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  • Children climb up the border fence between Ciudad Juarez and El Paso in the U.S. during a bi-national mass in support of migrants in Ciudad Juarez, Mexico.

    Children climb up the border fence between Ciudad Juarez and El Paso in the U.S. during a bi-national mass in support of migrants in Ciudad Juarez, Mexico. | Photo: Reuters

Published 14 December 2016

Former high-ranking officials at the U.S. agency said corruption and militarization are leading to extrajudicial killings of immigrants with impunity.

U.S. border patrol agents need to be held responsible for their extrajudicial killings of Mexicans on the country's border, two former agents and senior officials at the U.S. agency told the Supreme Court as part of its ongoing investigation into the case of Sergio Hernandez, a 15-year-old Mexican boy who was shot dead by border officers in 2010.

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“Sergio Hernandez should not have been killed. He was an unarmed teen who did not pose an imminent threat to the U.S. Border Patrol agent, Respondent Jesus Mesa Jr., who shot him,” James F. Tomsheck and James Wong, two retired top internal affairs officials with U.S. Customs and Border Protection, said in their brief to the U.S. Supreme Court on the case last week.

“Because of conditions within the Border Patrol, similar incidents likely will continue to occur if agents cannot be held accountable in civil suits,” the former officials added. They said that Mesa fired shots towards Mexico and killed Hernandez at a border crossing between El Paso, Texas and Ciudad Juarez.

The U.S. Border Patrol alleges that at the time, Hernandez was pelting U.S. agents with rocks from the Mexican side of the Rio Grande before the shooting. U.S. authorities claim that Mesa shot Hernandez in self-defense.

Lawyers for Hernandez's family disputed that account, saying he was playing a game with other teenagers in which they would run across a culvert from the Mexican side and touch the U.S. border fence before dashing back.

The two former high-ranking officers, who have become outspoken critics of their former employer, warned that the U.S. border agency has become increasingly militarized and suffers high levels of corruption.

“In addition, the Border Patrol has become increasingly militarized since 2001, with some agents comparing their role to that of the U.S. Marine Corps — even though the Border Patrol is not part of the military, and is instead a civilian law enforcement agency,” Tomsheck and Wong wrote in their brief.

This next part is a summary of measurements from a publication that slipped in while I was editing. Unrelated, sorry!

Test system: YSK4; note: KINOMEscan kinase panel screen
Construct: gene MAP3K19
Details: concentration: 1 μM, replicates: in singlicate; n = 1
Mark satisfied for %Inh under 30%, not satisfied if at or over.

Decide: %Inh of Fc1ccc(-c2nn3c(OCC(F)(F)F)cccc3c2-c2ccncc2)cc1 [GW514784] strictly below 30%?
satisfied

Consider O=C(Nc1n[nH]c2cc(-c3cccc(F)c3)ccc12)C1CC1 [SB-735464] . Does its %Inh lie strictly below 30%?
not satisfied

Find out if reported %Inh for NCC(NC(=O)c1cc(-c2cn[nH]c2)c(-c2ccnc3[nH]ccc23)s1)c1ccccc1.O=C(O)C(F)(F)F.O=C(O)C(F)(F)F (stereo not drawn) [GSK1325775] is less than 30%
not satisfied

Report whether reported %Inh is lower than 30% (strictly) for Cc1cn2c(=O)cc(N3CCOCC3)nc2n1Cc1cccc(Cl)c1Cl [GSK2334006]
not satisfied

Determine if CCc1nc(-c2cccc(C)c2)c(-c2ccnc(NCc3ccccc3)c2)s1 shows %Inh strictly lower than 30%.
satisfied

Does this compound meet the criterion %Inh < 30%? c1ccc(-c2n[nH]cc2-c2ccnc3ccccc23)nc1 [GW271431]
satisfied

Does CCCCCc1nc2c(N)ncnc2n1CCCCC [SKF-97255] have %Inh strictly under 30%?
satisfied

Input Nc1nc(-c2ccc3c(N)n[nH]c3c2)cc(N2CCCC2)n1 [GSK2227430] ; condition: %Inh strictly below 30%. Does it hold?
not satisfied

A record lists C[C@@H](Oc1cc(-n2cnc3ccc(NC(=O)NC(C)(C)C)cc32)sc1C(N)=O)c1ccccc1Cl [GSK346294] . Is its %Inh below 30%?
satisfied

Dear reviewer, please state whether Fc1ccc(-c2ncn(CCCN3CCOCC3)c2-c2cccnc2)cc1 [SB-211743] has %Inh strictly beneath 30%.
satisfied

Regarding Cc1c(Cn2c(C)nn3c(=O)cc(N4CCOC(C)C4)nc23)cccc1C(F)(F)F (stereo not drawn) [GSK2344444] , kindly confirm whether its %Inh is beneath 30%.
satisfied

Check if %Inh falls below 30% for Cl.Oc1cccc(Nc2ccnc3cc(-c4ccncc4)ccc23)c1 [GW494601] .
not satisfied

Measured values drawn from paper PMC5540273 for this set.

They further claim that drug cartels have been infiltrating the agency as they seek to gain influence to allow their organizations to smuggle drugs across the border under the Border Patrol’s nose.

“And pre-hiring screening programs have been inadequate, leading the Border Patrol in some instances to hire actual cartel members as agents.”

The top justices will review an April 2015 ruling by the New Orleans-based 5th U.S. Circuit Court of Appeals that threw out the civil rights claims against the agent, Jesus Mesa, filed by the family of Hernandez.

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The appeals court argued that the U.S. Constitution's ban on unjustified deadly force did not apply to Hernandez because he was a Mexican citizen on Mexican soil when the shooting occurred in June 2010.

The agents at the U.S. Border Patrol “maintain a culture of protectionism that thwarts investigations even when they are undertaken,” the brief warned, adding that accountability is the only solution to the extrajudicial killings.

“Without the possibility of civil liability, the unlikely prospect of discipline or criminal prosecution will not provide a meaningful deterrent to abuse at the border. It did not deter Respondent Mesa from shooting Petitioners’ son,” they said urging the top court to allow the agent’s prosecution to go forward.

The news comes as President-elect Donald Trump has appointed retired General John F. Kelly to run the Department of Homeland Security, which oversees the Border Patrol agency.

Kelly’s military experience suggest he will more likely increase the militarization of the border as he has previously warned of vulnerabilities along the United States' southern border with Mexico.


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